where Z.sub.COAX is the characteristic impedance of the cylindrical opening 106, and .beta..sub.o is the propagation constant of the TEM mode in the cylindrical opening 106. Y.sub.WG is the characteristic admittance of the reduced height waveguide section (opening) 108 of the assembly and .beta..sub.WG is the propagation constant of the TE.sub.10 mode in the reduced height waveguide section 108. Thus, by varying B.sub.SHRT and X.sub.COAX as indicated, we are able to achieve a broad range of loading conditions for the IMPATT diode 94. We have obtained loaded Q values for this waveguide structure ranging from 5 for broadband amplification to greater than 300 for low noise oscillation, and we have successfully used the circuit described above in a broadband sweeper operating with a bandwidth from 10 GHz to 25 GHz at V-band and from 6 GHz to 10 GHz at Ka-band.
The interchangeable insert 44 contains, as mentioned, all of the frequency dependent elements of the circuit, viz., a reduced height waveguide section 108, an impedance transformer 46, and a cylindrical opening 106 which may be varied in diameter to change the frequency of operation. Thus, by interchanging only this one insert 44 (and the diameter of the cylindrical opening 106, if desired), the circuit can, for example, be used for one broad frequency range, such as from 50 GHz to 75 GHz using one insert 44, and for another higher frequency range from 75 to 110 GHz by using another insert 44. Thus, the feature of the removable insert 44 makes it possible to vary the operating frequency ranges at a very low cost.
Summarizing, therefore, the significant and novel features of the present invention include the combination of an adjustable coaxial RF filter section 52 and a movable short 72 to provide two degrees of freedom in tuning the circuit, which tuning provides a broad range of loading conditions for the IMPATT diode 94. Secondly, the interchangeable insert 44 contains all of the frequency dependent elements of the circuit and enables the circuit to be operated over a broad frequency range covering frequencies from 50 GHz to 110 GHz. Thirdly, the device package 42 is mounted in such a manner that the diode header 96 electrically constitutes part of the waveguide section 36 and thereby minimizes electrical discontinuities and spurious mode resonances at millimeter wave frequencies. Fourthly, the mounting of the diode package 42 as described provides good heat sinking for the IMPATT diode 94, and finally, the coaxial section 52 may be displaced at finely controllable varying distances from the diode 94 by means of one or more thin spacers 60. This tuning technique eliminates the critical rotation normally associated with tuning screws of the prior art structures which are threaded through one wall of a waveguide.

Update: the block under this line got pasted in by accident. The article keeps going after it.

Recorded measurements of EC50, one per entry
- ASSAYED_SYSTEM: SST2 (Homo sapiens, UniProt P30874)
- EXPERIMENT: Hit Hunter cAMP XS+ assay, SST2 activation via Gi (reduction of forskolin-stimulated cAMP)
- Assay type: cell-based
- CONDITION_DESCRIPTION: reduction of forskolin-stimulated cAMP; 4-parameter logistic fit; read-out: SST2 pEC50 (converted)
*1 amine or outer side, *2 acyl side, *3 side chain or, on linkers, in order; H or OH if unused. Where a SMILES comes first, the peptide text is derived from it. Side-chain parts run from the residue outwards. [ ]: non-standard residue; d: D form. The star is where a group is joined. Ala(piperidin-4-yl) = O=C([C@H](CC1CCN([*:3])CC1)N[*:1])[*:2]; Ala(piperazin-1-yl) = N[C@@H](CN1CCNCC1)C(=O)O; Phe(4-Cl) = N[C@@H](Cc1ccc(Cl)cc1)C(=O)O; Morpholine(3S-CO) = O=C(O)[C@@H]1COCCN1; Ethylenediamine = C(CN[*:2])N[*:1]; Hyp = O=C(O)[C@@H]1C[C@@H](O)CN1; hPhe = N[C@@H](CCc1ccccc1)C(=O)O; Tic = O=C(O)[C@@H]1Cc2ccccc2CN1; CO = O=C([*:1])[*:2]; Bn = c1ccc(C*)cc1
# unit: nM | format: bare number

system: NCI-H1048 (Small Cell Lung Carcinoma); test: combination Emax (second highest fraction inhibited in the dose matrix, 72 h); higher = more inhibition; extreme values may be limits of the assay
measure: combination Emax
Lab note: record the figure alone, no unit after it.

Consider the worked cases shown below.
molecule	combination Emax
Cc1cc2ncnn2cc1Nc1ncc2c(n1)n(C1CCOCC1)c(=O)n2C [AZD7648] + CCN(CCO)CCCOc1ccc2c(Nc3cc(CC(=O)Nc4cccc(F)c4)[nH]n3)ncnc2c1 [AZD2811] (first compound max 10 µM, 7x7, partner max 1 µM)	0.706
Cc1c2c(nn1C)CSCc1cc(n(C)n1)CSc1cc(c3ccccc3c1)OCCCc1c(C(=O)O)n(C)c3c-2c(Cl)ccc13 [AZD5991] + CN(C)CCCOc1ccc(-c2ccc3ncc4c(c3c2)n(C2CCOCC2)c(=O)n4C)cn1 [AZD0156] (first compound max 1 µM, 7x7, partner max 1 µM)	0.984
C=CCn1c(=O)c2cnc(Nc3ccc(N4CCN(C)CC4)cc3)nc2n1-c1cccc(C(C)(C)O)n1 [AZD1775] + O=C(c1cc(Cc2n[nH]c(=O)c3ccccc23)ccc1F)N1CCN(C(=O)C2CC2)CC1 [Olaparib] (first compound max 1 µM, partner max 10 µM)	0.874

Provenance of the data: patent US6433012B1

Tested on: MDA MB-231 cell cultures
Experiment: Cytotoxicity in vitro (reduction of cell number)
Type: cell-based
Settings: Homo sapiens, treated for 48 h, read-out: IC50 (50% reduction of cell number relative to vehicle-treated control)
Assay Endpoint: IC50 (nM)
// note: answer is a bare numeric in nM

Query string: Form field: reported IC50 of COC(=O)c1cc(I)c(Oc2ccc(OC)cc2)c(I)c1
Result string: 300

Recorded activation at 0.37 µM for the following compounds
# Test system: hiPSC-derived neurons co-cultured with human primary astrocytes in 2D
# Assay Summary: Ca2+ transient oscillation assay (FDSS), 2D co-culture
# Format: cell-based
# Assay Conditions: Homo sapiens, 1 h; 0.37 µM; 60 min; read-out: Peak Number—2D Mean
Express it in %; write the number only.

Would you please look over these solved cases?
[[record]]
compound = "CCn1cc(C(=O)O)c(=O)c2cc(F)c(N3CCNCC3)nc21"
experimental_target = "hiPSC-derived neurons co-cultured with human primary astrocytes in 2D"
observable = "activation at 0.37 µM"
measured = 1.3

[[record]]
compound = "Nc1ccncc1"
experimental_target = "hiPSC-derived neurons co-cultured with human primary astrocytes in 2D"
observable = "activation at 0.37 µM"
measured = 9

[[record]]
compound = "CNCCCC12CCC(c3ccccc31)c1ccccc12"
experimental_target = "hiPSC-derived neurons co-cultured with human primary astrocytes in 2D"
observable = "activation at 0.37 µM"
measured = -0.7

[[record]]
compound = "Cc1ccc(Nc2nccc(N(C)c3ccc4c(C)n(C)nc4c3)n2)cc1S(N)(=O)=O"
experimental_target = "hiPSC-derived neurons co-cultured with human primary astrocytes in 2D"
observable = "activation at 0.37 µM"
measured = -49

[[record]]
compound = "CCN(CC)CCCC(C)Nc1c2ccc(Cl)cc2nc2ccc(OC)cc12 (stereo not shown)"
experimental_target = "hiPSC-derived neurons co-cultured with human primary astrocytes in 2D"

1. A tunable microwave structure for sustaining oscillations or achieving amplifications, including in combination:
- a. a hollow waveguide structure,
- b. a negative resistance diode mounted adjacent one wall of said hollow waveguide structure;
- c. said structure having an opening in another wall thereof through which a DC bias connector is centrally disposed and makes electrical contact to said diode for providing a DC bias voltage thereto; and
- d. filter means comprising a hollow member coaxial with said bias connector and disposed thereon within said opening, said member and said opening in said waveguide structure defining a cavity around said DC bias connector, whereby the position of said member on said connector establishes the loading on said diode and said bias connector serves as both the DC electrical connection for said diode and a slide member for said filter.
2. The structure defined in claim 1 which further includes a movable short mounted adjacent said diode and adjustable in a direction mutually perpendicular to the logitudinal axis of said DC bias connector, whereby said short and said filter provide series and parallel tuning, respectively, for said structure.
3. The structure defined in claim 1 which further includes at least one hollow spacer mounted between said filter means and an outer wall surface of said waveguide structure for closely controlling the spacing between one end of said hollow member and said diode.
4. The structure defined in claim 3 which further includes a movable short in said waveguide structure and adjacent said diode, said short adjustable in a direction mutually perpendicular to the longitudinal axis of said DC bias connector, whereby both series and parallel tuning are provided for said diode.
5. The structure defined in claim 4 wherein said hollow member has a T-shaped configuration and rests on said spacers, and said DC bias connector passes through the vertical leg of said T-shaped configuration.